Alan Hoffman: Photographic Works
Finding Art - High or Low? - in Motor Inns and Plaza SignsThe Georgia Straight, April 27-May 4, 2000, p. 68
Alan Hoffman: Boys and Girls Welcome!
At Artspeak until May 6
By Robin Laurence
Although some photographers have approached their vernacular subjects with pure affection (think of Jim Breukelman’s portraits of well-groomed midcentury houses, gardens, and topiary), and some with politically inflected melancholy (Howard Ursuliak’s interiors of marginal businesses and failing flea markets), others have brought critical condescension to the project (too numerous to name). Then there are those like Alan Hoffman, who unite affection, melancholy and condescension in a weird tightrope walk across the abyss of postmodernism.
If Hoffman, an award-winning graduate of Emily Carr Institute of Art+Design, actually likes the subjects he’s photographing, he’s not going to flat-out admit it. At least, not to his friends and colleagues, many of whom have written commentaries on the photographs for the poster that folds up into an eensy-weensy catalogue accompanying the show. (The catalogue, so modestly assembled, is a wonderful little object.) They can’t admit they like the subjects, either, although they can comment on the David Lynch-like, weird-culture ominousness of the works, or their conflicted nostalgias. And they can say things such as “Irony is the dross caused by entropy,” or invent oblique minifictions to disguise their true feelings.
A great deal of opinion about vernacular architecture is lodged, however, in the show’s press release. “Hoffman has chosen to photograph the clumsy manifestations of low-brow aspirations — not the grandiose failures of Vancouver modernism so comprehensively covered by this city’s more senior artists.” Well, hey, I hate Vancouver Specials, too, but aren’t “clumsy” and “low-brow” just a tad too condemning and stereotypical? Do the people who build and occupy these structures think of their taste as clumsy and low-brow?
The exhibition comprises 13 large C-prints in two series. The photos in the first series, “Terminus”, were taken in Vancouver in 1998, and include images of the Ridge Theatre, a Vancouver Special, and a peeling warehouse stranded beside a railway track. The photos in the second series, “Ticker”, were taken in Hoffman’s home town, Penticton, in 1999, and include images of a peach-shaped vending booth, a couple of motor-inns, a Penticton Plaza sign, and a tire shop. Tiny remnants of the natural environment are present in the background of some of these photos: a slice of blue mountain range, a dot of evergreen-spotted hillside.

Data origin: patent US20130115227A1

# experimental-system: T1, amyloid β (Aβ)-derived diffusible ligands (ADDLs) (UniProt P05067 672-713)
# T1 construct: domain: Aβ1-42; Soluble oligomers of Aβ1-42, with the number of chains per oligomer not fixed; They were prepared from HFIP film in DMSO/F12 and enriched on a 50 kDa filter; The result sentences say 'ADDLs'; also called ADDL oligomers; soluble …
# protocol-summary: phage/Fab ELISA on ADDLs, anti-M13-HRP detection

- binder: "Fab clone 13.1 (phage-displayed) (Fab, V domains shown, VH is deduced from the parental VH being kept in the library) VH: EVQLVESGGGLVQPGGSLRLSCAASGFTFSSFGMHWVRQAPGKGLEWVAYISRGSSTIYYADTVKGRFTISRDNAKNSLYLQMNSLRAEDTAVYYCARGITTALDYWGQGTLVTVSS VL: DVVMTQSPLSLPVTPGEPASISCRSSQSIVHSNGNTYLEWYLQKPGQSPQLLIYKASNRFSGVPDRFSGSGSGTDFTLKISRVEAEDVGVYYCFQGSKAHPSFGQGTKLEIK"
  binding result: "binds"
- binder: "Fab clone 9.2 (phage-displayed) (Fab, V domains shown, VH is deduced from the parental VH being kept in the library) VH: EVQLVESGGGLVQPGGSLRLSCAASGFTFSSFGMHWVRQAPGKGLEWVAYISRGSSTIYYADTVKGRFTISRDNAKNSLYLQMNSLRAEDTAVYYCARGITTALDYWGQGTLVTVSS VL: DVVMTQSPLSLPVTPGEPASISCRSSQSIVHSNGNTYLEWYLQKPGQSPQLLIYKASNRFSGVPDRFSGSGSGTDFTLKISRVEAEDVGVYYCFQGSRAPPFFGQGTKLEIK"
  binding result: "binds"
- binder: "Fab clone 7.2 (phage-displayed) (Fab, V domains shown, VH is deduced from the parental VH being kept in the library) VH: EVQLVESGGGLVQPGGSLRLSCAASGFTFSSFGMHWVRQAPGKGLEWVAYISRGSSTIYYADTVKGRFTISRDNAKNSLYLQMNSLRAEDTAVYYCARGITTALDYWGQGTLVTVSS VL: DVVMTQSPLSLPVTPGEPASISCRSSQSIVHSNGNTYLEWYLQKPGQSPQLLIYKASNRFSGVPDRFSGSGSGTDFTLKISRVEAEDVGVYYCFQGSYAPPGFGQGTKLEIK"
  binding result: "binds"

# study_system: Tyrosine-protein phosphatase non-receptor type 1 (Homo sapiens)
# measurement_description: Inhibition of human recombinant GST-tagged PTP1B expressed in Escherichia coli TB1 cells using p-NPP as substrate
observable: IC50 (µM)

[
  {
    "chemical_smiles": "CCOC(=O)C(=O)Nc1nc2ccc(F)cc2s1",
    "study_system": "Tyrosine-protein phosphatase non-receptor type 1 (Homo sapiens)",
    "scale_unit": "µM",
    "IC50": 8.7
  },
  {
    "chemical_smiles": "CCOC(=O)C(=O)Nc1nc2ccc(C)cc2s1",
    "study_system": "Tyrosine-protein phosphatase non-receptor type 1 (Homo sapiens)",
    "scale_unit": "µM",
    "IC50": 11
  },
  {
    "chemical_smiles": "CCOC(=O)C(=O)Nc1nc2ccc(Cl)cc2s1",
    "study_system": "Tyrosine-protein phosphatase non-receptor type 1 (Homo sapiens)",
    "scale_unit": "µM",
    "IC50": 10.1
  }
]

Both series exploit the rich, saturated Cibachrome palette, although paradoxically casting each city against climatic type: the Vancouver images are taken under brilliant blue skies (developed here to a deep, disturbing hue of cobalt), while the Penticton images are taken under cloudy skies. You might suppose that whether the weather is hot or whether the weather is cold is incidental to the architecture, but no, the way the sky looks greatly affects the reading of each photograph. The extravagant blue skies of Hoffman’s Vancouver are like the near-grimacing fake smile of someone who cares way too much; the pale clouds of Penticton, like the muffled moan of someone way past caring. These moods don’t always correspond with how well or badly the structures depicted have been maintained, but you suppose they reflect the artist’s ironic strategies.
Besides their unassuming subject matter and their deserted views (the degree to which these scenes are unpopulated is almost apocalyptic), what’s most noticeable about these photographs is that they’re in sharp focus only along narrow, curving band that runs vertically through the near centre of them. Hoffman apparently achieves this effect by tilting his large-format camera away from his subject. His shifting and elusive focus is described as “astigmatic” by Montreal critic Henry Lehmann’s nice analogy, although what popped into my mind was the metaphor of a migraine, minus the scintillations and wiggly lines. Either way, the condition evoked is more ophthalmology than surreality, more pathology than nostalgia. The shifting field of sharpness and blur betrays, again, Hoffman’s ambivalence about his subject matter.
The show’s title, Boys and Girls Welcome!, is derived from the fading sign on the façade of a little Sunday-school building in Hoffman’s photo of the same name. It’s a message that many viewers read as sinister-David Lynch again. Maybe I’m perverse, but I see that sign as cheerily optimistic, just like the bright little blobs of yellow (are they dandelions or marigolds?) in the unfocused lawn.
Something overlooked by the catalogue writers, probably because it’s too unhip, is what the architectural styles Hoffman has documented (or undocumented, depending on your take) might themselves signify. While looking at El Rancho, an image of a peachy-pink, cinder-block motor hotel, artist and Artspeak assistant Kathleen Ritter has noted the “bad” taste and the “horrors of small town life” symbolized here. What I read in this building is a touching futility, a dilute invocation of ranch-style architecture.
Combined with the name of the motel and the bronco-busting cowboy decoration on its facade, the building conveys a persistent nostalgia for some improbable notion of the Wild West, a West now paved to the horizon with asphalt. (You could deconstruct it further, speak of conquest and colonialism and the displacement of aboriginal peoples.) But hey, I grew up in a place where the Wild West was institutionalized and marketed to a truly crazy degree, despite or because of which I have a perverse fondness for ranch-style motels. Even if David Lynch has been cast as the night clerk.